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What is Permitted Development (in the UK) and who can benefit?

Rules, Regulations and Laws can change on a regular basis and from area to area and Permitted Development is no different.  The following information was provided in good faith by a third party some time ago, however, we strongly recommend that you do your own research both locally and nationally (such as Permitted Development Rights from the Planning Portal) to ascertain the current situation, prior to undertaking any work or projects.  

An extensive range of new buildings, extensions, enhancements and alterations are available to most properties without any need for formal planning permission, including properties in the normally severely restricted “Green Belt” and “Flood Plain”.

Many property developers are aware of these complex laws of “Permitted Development” and quietly use them to their advantage. For the average home owner though, the significant benefits and opportunities available under these complex laws remains a mystery.

      The complex laws of permitted development are planning laws that have been passed by Parliament rather than the Local Authority. Planning permissions are achieved through the issuing of a “Lawful Development Certificate” by the Local Authority and the permission granted is full planning permission, achieved through the permitted development route.

        The highly restrictive Government policies used to determine formal planning applications, simply do not apply to proposals submitted under the permitted development laws via the Lawful Development Certificate (LDC) route.

        Planning approvals achieved through permitted development typically take between 4-8 weeks, unlike formal planning applications which can take several months for a decision to be made.

        In many cases, we have been able to achieve full planning permission through permitted development, for proposals that had been previously refused when submitted through the formal planning permission route.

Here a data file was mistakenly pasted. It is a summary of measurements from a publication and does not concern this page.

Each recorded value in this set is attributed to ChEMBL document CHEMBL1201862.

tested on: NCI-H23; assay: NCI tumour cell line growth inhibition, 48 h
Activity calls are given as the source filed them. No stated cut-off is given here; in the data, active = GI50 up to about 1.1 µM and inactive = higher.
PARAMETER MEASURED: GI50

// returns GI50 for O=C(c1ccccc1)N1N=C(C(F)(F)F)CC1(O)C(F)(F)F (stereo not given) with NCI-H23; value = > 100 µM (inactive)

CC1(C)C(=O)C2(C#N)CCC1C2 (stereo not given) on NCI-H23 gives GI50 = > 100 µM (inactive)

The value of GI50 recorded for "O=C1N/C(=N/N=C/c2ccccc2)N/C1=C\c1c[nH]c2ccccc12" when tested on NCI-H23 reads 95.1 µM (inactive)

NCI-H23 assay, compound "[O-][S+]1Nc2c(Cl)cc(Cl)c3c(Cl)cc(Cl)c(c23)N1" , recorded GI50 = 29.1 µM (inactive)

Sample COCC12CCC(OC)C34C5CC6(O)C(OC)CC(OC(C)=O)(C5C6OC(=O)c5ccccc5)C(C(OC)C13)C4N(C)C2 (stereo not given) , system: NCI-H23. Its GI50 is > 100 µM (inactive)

When you apply for planning permission through permitted development, you are not required to advertise your proposal in any way, nor are your neighbours notified of the proposal at any stage. This is because the application is dealt with using planning laws only, and therefore many of the usual restrictions and requirements do not apply.

        The planning permissions achieved through permitted development (LDC) carry no expiry limitations, unlike formal planning permission which typically expires within 3 or 5 years.

        Permitted development planning permission has been successfully used for many moderate extensions, as well as full loft conversions including rear dormer windows. However most of our approvals are for substantial detached single storey buildings located within the garden. These buildings can cover 50% of the total garden and be used in a wide variety of ways including, guest annex, home office, summerhouse, gym, garage, stable, workshop, storage, music or hobby rooms and many other uses that you may decide upon.

        Once your permitted development application has been approved, if so desired, you can then use it as significant leverage with the Local Authority as a trade off, to help gain a larger or more ambitious formal planning application approved. The LDC may be the “material consideration” needed for a formal planning application to ultimately be approved. 

        Most property types are eligible for permitted development, though restrictions do typically apply to flats, listed buildings and properties within conservation areas.

 

Please check the information supplied with other sources.

 

This article was originally contributed by pdsuk.net, however, it would appear this site is no longer online.


 

 

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